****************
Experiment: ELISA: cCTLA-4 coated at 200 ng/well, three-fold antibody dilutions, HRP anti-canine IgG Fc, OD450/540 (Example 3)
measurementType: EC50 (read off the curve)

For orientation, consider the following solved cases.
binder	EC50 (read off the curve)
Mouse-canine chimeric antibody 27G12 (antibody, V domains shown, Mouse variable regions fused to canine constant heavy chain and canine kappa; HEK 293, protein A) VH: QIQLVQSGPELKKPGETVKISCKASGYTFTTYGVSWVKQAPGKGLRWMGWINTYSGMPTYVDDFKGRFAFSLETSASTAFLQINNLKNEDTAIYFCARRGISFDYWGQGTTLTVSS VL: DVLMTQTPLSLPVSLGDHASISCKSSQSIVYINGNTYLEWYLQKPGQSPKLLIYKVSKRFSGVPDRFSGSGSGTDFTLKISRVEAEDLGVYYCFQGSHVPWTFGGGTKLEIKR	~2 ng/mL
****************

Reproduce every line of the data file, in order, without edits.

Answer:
Experiment: ELISA: cCTLA-4 coated at 200 ng/well, three-fold antibody dilutions, HRP anti-canine IgG Fc, OD450/540 (Example 3)
measurementType: EC50 (read off the curve)

For orientation, consider the following solved cases.
binder	EC50 (read off the curve)
Mouse-canine chimeric antibody 27G12 (antibody, V domains shown, Mouse variable regions fused to canine constant heavy chain and canine kappa; HEK 293, protein A) VH: QIQLVQSGPELKKPGETVKISCKASGYTFTTYGVSWVKQAPGKGLRWMGWINTYSGMPTYVDDFKGRFAFSLETSASTAFLQINNLKNEDTAIYFCARRGISFDYWGQGTTLTVSS VL: DVLMTQTPLSLPVSLGDHASISCKSSQSIVYINGNTYLEWYLQKPGQSPKLLIYKVSKRFSGVPDRFSGSGSGTDFTLKISRVEAEDLGVYYCFQGSHVPWTFGGGTKLEIKR	~2 ng/mL